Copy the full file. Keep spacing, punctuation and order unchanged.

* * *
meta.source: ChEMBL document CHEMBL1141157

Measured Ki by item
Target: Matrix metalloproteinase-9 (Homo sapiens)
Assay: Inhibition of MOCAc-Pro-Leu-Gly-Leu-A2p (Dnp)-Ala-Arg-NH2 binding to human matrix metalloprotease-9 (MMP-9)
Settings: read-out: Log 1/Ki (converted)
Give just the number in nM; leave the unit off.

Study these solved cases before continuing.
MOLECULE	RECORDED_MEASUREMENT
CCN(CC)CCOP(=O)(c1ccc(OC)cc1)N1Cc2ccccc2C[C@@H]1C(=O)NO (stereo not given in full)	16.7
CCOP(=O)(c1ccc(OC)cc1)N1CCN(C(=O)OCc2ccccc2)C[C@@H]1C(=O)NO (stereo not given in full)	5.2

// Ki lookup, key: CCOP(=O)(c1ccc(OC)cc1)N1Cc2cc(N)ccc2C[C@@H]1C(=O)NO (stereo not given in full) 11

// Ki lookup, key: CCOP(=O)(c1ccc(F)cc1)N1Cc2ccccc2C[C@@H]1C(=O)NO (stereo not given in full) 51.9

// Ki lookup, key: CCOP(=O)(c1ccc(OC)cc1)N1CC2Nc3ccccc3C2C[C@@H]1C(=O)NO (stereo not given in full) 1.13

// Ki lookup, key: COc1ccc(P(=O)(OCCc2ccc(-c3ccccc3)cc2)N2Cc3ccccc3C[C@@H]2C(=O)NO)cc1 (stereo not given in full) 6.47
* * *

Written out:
meta.source: ChEMBL document CHEMBL1141157

Measured Ki by item
Target: Matrix metalloproteinase-9 (Homo sapiens)
Assay: Inhibition of MOCAc-Pro-Leu-Gly-Leu-A2p (Dnp)-Ala-Arg-NH2 binding to human matrix metalloprotease-9 (MMP-9)
Settings: read-out: Log 1/Ki (converted)
Give just the number in nM; leave the unit off.

Study these solved cases before continuing.
MOLECULE	RECORDED_MEASUREMENT
CCN(CC)CCOP(=O)(c1ccc(OC)cc1)N1Cc2ccccc2C[C@@H]1C(=O)NO (stereo not given in full)	16.7
CCOP(=O)(c1ccc(OC)cc1)N1CCN(C(=O)OCc2ccccc2)C[C@@H]1C(=O)NO (stereo not given in full)	5.2

// Ki lookup, key: CCOP(=O)(c1ccc(OC)cc1)N1Cc2cc(N)ccc2C[C@@H]1C(=O)NO (stereo not given in full) 11

// Ki lookup, key: CCOP(=O)(c1ccc(F)cc1)N1Cc2ccccc2C[C@@H]1C(=O)NO (stereo not given in full) 51.9

// Ki lookup, key: CCOP(=O)(c1ccc(OC)cc1)N1CC2Nc3ccccc3C2C[C@@H]1C(=O)NO (stereo not given in full) 1.13

// Ki lookup, key: COc1ccc(P(=O)(OCCc2ccc(-c3ccccc3)cc2)N2Cc3ccccc3C[C@@H]2C(=O)NO)cc1 (stereo not given in full) 6.47